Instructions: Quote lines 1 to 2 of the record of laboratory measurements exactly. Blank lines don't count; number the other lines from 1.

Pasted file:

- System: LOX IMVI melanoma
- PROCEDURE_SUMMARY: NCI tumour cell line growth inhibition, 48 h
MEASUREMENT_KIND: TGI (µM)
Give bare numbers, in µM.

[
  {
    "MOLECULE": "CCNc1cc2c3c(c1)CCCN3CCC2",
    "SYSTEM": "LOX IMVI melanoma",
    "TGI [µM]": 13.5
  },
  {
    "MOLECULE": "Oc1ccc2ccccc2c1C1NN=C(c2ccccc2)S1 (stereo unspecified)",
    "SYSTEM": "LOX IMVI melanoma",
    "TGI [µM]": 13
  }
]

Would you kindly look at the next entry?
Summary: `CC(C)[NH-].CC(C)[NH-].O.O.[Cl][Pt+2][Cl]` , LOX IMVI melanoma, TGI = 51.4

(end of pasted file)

- System: LOX IMVI melanoma
- PROCEDURE_SUMMARY: NCI tumour cell line growth inhibition, 48 h